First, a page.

What would happen if we reclassified depression as a certified ‘survival strategy’? There’s a sense in which depression can appear like a tactical retreat - withdrawal to a dark place where we can hide from intolerable demands.
When someone is suffering the most severe depression, they often have no real sense of wanting to get ‘better’. This can be very distressing for the people who love them and ‘want them back’. Often, they feel anger and resentment towards this person who has abandoned them by slipping into this faraway place.
The clinically or chronically depressed person allows themselves to let go of all efforts to keep functioning, and enters a kind of ‘bare minimum existence’. When I work with people who are depressed, it often feels like they’re saying, with total honesty, ‘I just can’t deal with life anymore.’
What we call ‘normal life’ often includes unbearable experiences of neglect, rejection and hurt. Mostly these events aren’t remarkable enough to make headline news:
When we experience pain and cannot protect ourselves, we feel helpless. Depression expresses the same sort of feelings: I am powerless to change anything. I will retreat to a place where no-one can reach me.
So-called ‘healthy, functioning adults’ have ways of keeping hurt, frightening feelings at bay. We toughen up. We devote ourselves to our work, or our children. We drink, or eat too much. We keep moving and never allow ourselves to be still long enough for uncomfortable feelings to surface. These are all effective coping strategies which allow us to keep participating in life. We continually prove to ourselves that we are not helpless by coping and keeping going.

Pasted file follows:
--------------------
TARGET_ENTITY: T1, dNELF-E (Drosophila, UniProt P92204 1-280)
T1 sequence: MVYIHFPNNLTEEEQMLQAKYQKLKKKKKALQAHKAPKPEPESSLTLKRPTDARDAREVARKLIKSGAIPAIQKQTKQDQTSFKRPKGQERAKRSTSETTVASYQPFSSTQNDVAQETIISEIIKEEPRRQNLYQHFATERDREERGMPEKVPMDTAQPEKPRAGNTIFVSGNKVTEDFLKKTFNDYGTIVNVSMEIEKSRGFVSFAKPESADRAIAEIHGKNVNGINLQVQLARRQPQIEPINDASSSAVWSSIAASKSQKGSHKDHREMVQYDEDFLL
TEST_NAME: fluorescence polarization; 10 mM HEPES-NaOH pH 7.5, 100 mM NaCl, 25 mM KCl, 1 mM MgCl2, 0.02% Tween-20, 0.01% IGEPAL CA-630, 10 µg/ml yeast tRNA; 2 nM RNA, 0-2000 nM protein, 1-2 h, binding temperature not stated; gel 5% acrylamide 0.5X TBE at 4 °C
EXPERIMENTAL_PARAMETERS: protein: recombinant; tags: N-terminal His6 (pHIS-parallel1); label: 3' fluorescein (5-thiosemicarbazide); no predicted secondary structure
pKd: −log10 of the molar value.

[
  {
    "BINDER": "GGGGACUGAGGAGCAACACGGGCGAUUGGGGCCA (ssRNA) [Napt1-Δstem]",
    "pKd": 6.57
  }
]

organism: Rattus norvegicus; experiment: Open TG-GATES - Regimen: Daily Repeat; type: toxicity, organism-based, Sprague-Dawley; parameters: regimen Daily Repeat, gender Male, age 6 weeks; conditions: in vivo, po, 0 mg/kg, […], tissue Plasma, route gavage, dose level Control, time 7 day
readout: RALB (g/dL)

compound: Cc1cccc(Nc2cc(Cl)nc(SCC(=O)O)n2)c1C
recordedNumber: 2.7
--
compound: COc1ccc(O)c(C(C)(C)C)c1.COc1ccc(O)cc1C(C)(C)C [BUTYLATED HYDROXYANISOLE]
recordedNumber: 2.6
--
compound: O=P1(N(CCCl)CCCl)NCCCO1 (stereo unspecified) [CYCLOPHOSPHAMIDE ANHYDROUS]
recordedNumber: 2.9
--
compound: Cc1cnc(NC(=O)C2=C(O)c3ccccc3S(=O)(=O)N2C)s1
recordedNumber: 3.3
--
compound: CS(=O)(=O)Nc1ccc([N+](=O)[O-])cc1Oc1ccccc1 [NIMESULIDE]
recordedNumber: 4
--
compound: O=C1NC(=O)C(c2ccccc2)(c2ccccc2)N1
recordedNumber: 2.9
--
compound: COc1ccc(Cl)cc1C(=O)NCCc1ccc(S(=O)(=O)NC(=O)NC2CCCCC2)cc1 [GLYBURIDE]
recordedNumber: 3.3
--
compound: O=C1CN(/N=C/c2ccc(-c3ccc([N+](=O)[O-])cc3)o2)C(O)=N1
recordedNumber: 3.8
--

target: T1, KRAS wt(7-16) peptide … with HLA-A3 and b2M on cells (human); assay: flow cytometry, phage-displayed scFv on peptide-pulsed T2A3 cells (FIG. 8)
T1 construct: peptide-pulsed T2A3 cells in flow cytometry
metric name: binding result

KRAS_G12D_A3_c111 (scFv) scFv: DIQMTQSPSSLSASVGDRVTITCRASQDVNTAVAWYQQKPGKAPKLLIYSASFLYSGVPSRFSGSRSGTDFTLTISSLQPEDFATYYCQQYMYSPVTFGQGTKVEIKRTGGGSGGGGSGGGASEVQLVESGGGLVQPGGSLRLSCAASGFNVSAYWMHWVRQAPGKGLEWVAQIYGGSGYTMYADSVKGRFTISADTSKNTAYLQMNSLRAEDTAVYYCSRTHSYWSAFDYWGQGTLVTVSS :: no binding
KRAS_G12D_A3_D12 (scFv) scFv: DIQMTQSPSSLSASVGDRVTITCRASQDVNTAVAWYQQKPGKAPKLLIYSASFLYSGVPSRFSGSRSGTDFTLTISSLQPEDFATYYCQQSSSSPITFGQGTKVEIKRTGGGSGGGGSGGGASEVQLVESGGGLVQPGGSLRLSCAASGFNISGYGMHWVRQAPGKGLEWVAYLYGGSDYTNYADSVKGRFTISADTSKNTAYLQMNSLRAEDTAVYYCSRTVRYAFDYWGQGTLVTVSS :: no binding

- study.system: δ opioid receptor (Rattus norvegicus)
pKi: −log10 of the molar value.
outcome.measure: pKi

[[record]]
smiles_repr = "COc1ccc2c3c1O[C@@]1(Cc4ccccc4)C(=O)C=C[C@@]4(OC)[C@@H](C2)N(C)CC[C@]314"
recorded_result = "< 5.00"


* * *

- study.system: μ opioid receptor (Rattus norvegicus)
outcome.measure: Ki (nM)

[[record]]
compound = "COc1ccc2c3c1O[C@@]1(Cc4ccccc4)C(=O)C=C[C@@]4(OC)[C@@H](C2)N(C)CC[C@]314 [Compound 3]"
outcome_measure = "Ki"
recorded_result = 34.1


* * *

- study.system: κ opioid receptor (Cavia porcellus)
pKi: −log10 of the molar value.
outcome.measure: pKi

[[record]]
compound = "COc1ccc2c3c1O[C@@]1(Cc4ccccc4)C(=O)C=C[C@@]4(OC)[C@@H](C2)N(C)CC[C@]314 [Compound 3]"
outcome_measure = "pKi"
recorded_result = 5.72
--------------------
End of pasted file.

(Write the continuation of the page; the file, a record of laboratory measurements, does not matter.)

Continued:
Often, the killer blow that knocks a person into serious depression comes when they no longer have the strength to keep overriding the difficult feelings which lurk behind all our coping strategies. There comes a point where we are just plain exhausted by working so hard at avoiding our underlying anxiety and hurt. In many cases, it seems to be the body, rather than the mind, which tips a person into chronic depression. The body is too tired to keep ‘coping’ any longer.
Many a depressed person has spent years living in a body that’s been in a near-constant state of ‘red-alert’. This can feel normal if we’ve never known any different. But a body that exists at this level of arousal day after day will tire and weaken sooner or later.
If we acknowledge that becoming seriously depressed is at least partly due to the body caving in after years of excessive demand, then we remove any possible judgement that depression is some kind of ‘mental weakness’.
It also raises the possibility that recovery from depression may involve some specific steps:
When we approach our exhausted mind and body with deep compassion and respect, we allow ourselves to embark on a profound healing journey. And this way, when we eventually emerge from our hiding place, it is with a whole new perspective that allows us to live life more fully.
The Holistic Life Coach
Holistic & Natural Solutions for Health and Wellbeing